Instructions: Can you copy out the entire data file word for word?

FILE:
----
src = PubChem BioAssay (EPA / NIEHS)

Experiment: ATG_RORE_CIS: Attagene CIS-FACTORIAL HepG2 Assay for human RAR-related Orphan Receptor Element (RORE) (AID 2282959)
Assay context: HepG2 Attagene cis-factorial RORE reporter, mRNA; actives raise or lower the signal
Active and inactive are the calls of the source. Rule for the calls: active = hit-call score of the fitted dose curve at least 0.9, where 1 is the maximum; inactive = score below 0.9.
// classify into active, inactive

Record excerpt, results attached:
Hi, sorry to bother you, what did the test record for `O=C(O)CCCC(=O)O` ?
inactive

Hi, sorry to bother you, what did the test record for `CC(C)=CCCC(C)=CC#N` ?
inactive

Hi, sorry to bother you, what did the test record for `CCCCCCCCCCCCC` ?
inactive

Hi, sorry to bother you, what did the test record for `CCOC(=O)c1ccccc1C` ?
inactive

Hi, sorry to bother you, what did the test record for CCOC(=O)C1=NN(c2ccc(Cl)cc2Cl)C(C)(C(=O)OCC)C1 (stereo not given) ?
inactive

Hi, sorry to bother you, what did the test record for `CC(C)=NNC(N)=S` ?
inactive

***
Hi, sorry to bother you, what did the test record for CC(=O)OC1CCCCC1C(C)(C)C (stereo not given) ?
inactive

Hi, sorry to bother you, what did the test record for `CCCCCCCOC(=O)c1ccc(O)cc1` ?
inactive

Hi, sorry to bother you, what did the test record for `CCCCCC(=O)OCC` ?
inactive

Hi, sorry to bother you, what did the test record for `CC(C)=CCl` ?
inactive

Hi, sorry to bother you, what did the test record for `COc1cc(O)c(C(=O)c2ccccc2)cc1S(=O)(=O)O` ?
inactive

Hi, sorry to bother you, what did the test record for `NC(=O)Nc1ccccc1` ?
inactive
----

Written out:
src = PubChem BioAssay (EPA / NIEHS)

Experiment: ATG_RORE_CIS: Attagene CIS-FACTORIAL HepG2 Assay for human RAR-related Orphan Receptor Element (RORE) (AID 2282959)
Assay context: HepG2 Attagene cis-factorial RORE reporter, mRNA; actives raise or lower the signal
Active and inactive are the calls of the source. Rule for the calls: active = hit-call score of the fitted dose curve at least 0.9, where 1 is the maximum; inactive = score below 0.9.
// classify into active, inactive

Record excerpt, results attached:
Hi, sorry to bother you, what did the test record for `O=C(O)CCCC(=O)O` ?
inactive

Hi, sorry to bother you, what did the test record for `CC(C)=CCCC(C)=CC#N` ?
inactive

Hi, sorry to bother you, what did the test record for `CCCCCCCCCCCCC` ?
inactive

Hi, sorry to bother you, what did the test record for `CCOC(=O)c1ccccc1C` ?
inactive

Hi, sorry to bother you, what did the test record for CCOC(=O)C1=NN(c2ccc(Cl)cc2Cl)C(C)(C(=O)OCC)C1 (stereo not given) ?
inactive

Hi, sorry to bother you, what did the test record for `CC(C)=NNC(N)=S` ?
inactive

***
Hi, sorry to bother you, what did the test record for CC(=O)OC1CCCCC1C(C)(C)C (stereo not given) ?
inactive

Hi, sorry to bother you, what did the test record for `CCCCCCCOC(=O)c1ccc(O)cc1` ?
inactive

Hi, sorry to bother you, what did the test record for `CCCCCC(=O)OCC` ?
inactive

Hi, sorry to bother you, what did the test record for `CC(C)=CCl` ?
inactive

Hi, sorry to bother you, what did the test record for `COc1cc(O)c(C(=O)c2ccccc2)cc1S(=O)(=O)O` ?
inactive

Hi, sorry to bother you, what did the test record for `NC(=O)Nc1ccccc1` ?
inactive